AMUZ is situated in and around the baroque St. Augustine Church, located in the centre of Antwerp. The building combines an impressive historical setting with a wonderful contemporary architecture.
The current concert hall of AMUZ was once the monastery church of the Augustine monks. This order established itself four hundred years ago in Antwerp, where they were given the building of a recently vacated brewery in the Everdijstraat. Seventy years later, through acquisitions of surrounding properties and renovations, the monks were able to extend the monastery to the entire region between the Everdijstraat, the Kammenstraat, and the Oudaan.
The church was the first large scale construction project of the later Augustine monastery. It was built between 1615 and 1618 under the leadership of Wenzel Coebergher, the royal architect of the Arch Duke and Duchess Albrecht and Isabella. The style is described as early baroque; however, there are obvious characteristics of local renaissance traditions evident, primarily in the façade. This outer layer conceals a three part nave without a transept and with a relatively large choir section. This interior exudes even more of the modern style of the era: baroque.
The church supports several annexes.The spacious sacristy is located behind the choir section and still contains some original features. To the north is the sexton lodging from the period when Saint Augustine was still a parish church. Currently, the AMUZ offices are housed in this section.
In the south wing the Our-Dear-Lady-Chapel can be accessed through a lock leading to a double gate .This winter chapel dates from 1857. This remarkable piece of Neo-Byzantine architecture with overwhelming murals has been remodelled as a foyer.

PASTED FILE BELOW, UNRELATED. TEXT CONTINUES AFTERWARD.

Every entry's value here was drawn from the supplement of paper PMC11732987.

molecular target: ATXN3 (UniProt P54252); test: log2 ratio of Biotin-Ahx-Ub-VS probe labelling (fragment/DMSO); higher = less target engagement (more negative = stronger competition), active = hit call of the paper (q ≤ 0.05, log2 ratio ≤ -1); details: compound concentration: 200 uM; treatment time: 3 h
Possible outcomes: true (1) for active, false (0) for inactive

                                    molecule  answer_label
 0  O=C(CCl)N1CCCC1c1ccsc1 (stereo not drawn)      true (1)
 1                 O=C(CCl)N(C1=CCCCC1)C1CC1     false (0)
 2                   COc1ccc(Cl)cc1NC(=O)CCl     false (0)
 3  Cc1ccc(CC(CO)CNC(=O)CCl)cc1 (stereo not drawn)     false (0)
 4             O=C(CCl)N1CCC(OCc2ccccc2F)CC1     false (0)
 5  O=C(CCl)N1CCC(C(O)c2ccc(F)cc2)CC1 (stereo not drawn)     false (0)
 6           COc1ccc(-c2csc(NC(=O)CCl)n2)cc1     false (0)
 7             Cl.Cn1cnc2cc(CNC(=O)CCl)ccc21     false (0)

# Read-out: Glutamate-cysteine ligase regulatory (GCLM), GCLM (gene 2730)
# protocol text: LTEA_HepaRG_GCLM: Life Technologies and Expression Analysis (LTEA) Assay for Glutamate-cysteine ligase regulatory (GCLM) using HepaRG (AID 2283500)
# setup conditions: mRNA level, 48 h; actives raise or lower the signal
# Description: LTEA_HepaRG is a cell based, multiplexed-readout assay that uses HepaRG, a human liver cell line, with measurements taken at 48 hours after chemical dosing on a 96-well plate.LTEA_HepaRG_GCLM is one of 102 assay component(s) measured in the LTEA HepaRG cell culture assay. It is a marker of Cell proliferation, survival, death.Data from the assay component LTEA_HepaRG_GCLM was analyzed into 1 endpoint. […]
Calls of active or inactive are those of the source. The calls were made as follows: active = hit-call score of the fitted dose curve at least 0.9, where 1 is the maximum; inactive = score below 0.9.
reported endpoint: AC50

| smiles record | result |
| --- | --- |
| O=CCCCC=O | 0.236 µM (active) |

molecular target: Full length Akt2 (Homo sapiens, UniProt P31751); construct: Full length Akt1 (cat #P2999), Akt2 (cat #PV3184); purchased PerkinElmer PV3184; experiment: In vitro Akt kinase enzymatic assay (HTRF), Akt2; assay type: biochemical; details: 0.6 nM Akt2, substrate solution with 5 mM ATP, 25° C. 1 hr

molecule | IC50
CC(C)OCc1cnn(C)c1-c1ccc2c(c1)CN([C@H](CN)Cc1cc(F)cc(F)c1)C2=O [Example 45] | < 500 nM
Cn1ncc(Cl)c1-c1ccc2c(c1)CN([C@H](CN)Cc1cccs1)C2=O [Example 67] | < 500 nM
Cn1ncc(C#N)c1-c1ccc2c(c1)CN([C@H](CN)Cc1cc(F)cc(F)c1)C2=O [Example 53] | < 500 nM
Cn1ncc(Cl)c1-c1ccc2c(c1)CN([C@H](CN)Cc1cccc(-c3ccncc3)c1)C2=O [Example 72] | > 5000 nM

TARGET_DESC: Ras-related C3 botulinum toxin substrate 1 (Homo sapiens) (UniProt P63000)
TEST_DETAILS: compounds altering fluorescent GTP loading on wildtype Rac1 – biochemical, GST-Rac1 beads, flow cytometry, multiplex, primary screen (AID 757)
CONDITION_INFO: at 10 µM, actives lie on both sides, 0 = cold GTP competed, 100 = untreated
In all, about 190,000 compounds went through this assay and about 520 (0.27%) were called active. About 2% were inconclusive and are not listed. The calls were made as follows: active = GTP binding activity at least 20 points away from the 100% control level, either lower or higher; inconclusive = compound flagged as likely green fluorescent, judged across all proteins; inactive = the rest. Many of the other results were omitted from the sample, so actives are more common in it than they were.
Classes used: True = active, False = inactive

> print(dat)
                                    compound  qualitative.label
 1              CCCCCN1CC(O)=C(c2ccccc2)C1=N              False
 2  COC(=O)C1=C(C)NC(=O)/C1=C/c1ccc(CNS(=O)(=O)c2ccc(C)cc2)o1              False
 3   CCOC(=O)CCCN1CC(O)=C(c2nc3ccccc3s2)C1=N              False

In 1939 the Saint Augustine church and its annexes became legally protected monuments. This was mainly because Antwerp’s greatest painters had each made an altarpiece especially for this church. Due to this, the church was seen as a shrine for these works of art. Rubens painted the canvas for the high altar; Jordaens and Van Dyck embellished the Apollonia- and the Augustinus altar, respectively, in the right and left bays. These impressive art works are kept in the Royal Museum for Fine Arts.
The recent restoration and reallocation was carried out together with several new construction projects. The most noticeable are the public entrance building, in the Kammenstraat, and the well equipped artist’s residences at the back of the complex. The foyer capacity is enlarged by an extension next to the winter chapel. All facilities for the public and the musicians have been designed to it.
Now, as a concert hall, the church is truly the heart of the Augustinus Music Centre. The new function of the space necessitated a few alterations. Sound isolation provides a music hall that’s quiet as a mouse in the middle of the booming city. The acoustics have been optimized as well. Our sophisticated climate control installation not only benefits the public and musicians, but also the art works and instruments. All technical alterations have been carried out with the utmost respect for the monument.
Harmoniously uniting the AMUZ history and present, the non-profit organization Augustinus manages the concert hall. In this way the Saint Augustine church provides the framework for a meticulous association of art and cultural history within contemporary and public oriented policy.